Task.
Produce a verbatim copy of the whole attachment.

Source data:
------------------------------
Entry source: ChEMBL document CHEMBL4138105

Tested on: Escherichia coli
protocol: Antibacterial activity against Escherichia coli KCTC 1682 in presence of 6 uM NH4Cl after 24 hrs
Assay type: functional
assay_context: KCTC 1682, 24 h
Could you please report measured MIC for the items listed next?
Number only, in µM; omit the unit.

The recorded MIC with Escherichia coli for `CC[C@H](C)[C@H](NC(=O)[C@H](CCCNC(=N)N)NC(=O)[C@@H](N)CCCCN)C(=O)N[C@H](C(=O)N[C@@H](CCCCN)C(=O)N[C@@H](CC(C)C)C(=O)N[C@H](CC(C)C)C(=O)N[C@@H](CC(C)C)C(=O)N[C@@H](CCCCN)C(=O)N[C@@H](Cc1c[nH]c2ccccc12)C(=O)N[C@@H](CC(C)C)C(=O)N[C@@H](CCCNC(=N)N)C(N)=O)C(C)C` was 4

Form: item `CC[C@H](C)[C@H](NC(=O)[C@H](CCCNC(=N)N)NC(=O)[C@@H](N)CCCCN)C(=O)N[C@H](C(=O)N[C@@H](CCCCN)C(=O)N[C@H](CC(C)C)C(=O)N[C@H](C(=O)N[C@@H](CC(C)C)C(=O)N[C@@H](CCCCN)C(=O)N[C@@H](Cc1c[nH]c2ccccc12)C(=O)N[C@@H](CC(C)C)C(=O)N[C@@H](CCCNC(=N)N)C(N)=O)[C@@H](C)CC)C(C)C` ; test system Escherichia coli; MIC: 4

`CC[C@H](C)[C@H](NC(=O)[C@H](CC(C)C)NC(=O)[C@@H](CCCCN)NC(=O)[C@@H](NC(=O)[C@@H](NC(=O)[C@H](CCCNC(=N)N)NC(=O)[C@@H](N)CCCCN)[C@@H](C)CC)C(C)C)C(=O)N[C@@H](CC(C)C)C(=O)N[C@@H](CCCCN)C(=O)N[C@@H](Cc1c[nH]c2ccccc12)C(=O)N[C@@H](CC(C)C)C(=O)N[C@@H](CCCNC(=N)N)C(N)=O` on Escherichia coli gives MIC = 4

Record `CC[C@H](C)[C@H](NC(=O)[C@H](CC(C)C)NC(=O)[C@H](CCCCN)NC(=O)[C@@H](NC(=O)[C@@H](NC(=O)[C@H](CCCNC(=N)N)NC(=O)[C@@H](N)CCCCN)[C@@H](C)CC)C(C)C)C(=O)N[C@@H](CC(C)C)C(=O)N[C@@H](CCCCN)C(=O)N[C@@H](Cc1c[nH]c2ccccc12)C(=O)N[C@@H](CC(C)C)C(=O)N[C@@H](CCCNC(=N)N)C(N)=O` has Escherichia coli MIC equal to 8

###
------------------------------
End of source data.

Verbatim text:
Entry source: ChEMBL document CHEMBL4138105

Tested on: Escherichia coli
protocol: Antibacterial activity against Escherichia coli KCTC 1682 in presence of 6 uM NH4Cl after 24 hrs
Assay type: functional
assay_context: KCTC 1682, 24 h
Could you please report measured MIC for the items listed next?
Number only, in µM; omit the unit.

The recorded MIC with Escherichia coli for `CC[C@H](C)[C@H](NC(=O)[C@H](CCCNC(=N)N)NC(=O)[C@@H](N)CCCCN)C(=O)N[C@H](C(=O)N[C@@H](CCCCN)C(=O)N[C@@H](CC(C)C)C(=O)N[C@H](CC(C)C)C(=O)N[C@@H](CC(C)C)C(=O)N[C@@H](CCCCN)C(=O)N[C@@H](Cc1c[nH]c2ccccc12)C(=O)N[C@@H](CC(C)C)C(=O)N[C@@H](CCCNC(=N)N)C(N)=O)C(C)C` was 4

Form: item `CC[C@H](C)[C@H](NC(=O)[C@H](CCCNC(=N)N)NC(=O)[C@@H](N)CCCCN)C(=O)N[C@H](C(=O)N[C@@H](CCCCN)C(=O)N[C@H](CC(C)C)C(=O)N[C@H](C(=O)N[C@@H](CC(C)C)C(=O)N[C@@H](CCCCN)C(=O)N[C@@H](Cc1c[nH]c2ccccc12)C(=O)N[C@@H](CC(C)C)C(=O)N[C@@H](CCCNC(=N)N)C(N)=O)[C@@H](C)CC)C(C)C` ; test system Escherichia coli; MIC: 4

`CC[C@H](C)[C@H](NC(=O)[C@H](CC(C)C)NC(=O)[C@@H](CCCCN)NC(=O)[C@@H](NC(=O)[C@@H](NC(=O)[C@H](CCCNC(=N)N)NC(=O)[C@@H](N)CCCCN)[C@@H](C)CC)C(C)C)C(=O)N[C@@H](CC(C)C)C(=O)N[C@@H](CCCCN)C(=O)N[C@@H](Cc1c[nH]c2ccccc12)C(=O)N[C@@H](CC(C)C)C(=O)N[C@@H](CCCNC(=N)N)C(N)=O` on Escherichia coli gives MIC = 4

Record `CC[C@H](C)[C@H](NC(=O)[C@H](CC(C)C)NC(=O)[C@H](CCCCN)NC(=O)[C@@H](NC(=O)[C@@H](NC(=O)[C@H](CCCNC(=N)N)NC(=O)[C@@H](N)CCCCN)[C@@H](C)CC)C(C)C)C(=O)N[C@@H](CC(C)C)C(=O)N[C@@H](CCCCN)C(=O)N[C@@H](Cc1c[nH]c2ccccc12)C(=O)N[C@@H](CC(C)C)C(=O)N[C@@H](CCCNC(=N)N)C(N)=O` has Escherichia coli MIC equal to 8

###